Class Clips is changing
We will be introducing the new Knowledge and Learning Beta website over the coming months. Clips for use in the classroom are now available on your phone, tablet or PC.


Alternatively, you can still browse or search by keyword or clip number on this site.

CLIP 11962

Food sustainability: bee keeping in New York

Food sustainability: bee keeping in New York
Play

Did you know?

All Class Clips content is available to watch on mobile, tablet and desktop devices on our new Knowledge & Learning BETA website.

Key Info
  • Food sustainability: bee keeping in New York
  • Duration: 05:01
  • A New York market is selling honey produced on the rooftops of the city's skyscrapers. Andrew Cotay is the guru of urban beekeeping in the Big Apple. He has successfully campaigned to legalize bee-keeping in the centre of New York. But it's not just about the honey. Bees pollinate the flowers of New York's many urban parks and gardens. They are essential to the future of the city's plant life. They also keep New Yorkers in touch with nature, whilst producing food that has almost no carbon footprint. Created especially for Class Clips from the BBC series Human Planet, first broadcast in January 2011.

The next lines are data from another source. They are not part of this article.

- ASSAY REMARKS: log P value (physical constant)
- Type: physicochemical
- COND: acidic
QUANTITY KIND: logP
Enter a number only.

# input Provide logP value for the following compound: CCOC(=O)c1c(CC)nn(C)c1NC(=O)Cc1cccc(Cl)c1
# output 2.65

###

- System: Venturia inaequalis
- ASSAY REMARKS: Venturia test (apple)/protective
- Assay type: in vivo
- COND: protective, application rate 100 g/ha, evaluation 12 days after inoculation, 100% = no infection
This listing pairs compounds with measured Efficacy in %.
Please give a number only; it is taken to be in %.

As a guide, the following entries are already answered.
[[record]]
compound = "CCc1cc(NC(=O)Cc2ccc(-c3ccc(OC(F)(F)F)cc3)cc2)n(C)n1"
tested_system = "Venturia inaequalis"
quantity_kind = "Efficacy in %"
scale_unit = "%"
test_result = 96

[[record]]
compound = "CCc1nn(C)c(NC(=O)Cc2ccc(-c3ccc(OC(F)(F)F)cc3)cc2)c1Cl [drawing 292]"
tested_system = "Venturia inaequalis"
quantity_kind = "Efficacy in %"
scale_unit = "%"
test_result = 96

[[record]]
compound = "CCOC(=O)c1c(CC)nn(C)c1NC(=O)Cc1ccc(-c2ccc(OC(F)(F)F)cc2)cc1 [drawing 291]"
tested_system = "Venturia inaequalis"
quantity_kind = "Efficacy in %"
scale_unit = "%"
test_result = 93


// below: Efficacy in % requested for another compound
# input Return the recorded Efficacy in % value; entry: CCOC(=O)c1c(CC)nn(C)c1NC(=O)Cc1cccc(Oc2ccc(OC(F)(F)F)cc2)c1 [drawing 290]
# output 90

• Subject:

    Geography

       Topic:

    Urban: Settlements

  • Keywords: change, sustainability, urban, beekeeping, consumer, MEDC, fossil fuels, food, miles, New York, green revolution, bees, honey, bee hives, cities, sourcing, local food, HumanPlanet, secondaryhumanplanet
Ideas for use in class
  • Research and produce a list of facts and figures about NYC. Use clip to stimulate discussion on issues surrounding our demand for food in MEDC's – food miles etc. Exemplar of (small-scale) sustainable food production. Students could initiate project work on using school grounds and buildings to plan their own small-scale food production. More information about the series, images and further clips can be seen on the Human Planet website: bbc.co.uk/programmes/b00llpvp.
Background details
  • Clip language : English
  • Aspect ratio : 16x9

BBC navigation

BBC © 2014 The BBC is not responsible for the content of external sites. Read more.

This page is best viewed in an up-to-date web browser with style sheets (CSS) enabled. While you will be able to view the content of this page in your current browser, you will not be able to get the full visual experience. Please consider upgrading your browser software or enabling style sheets (CSS) if you are able to do so.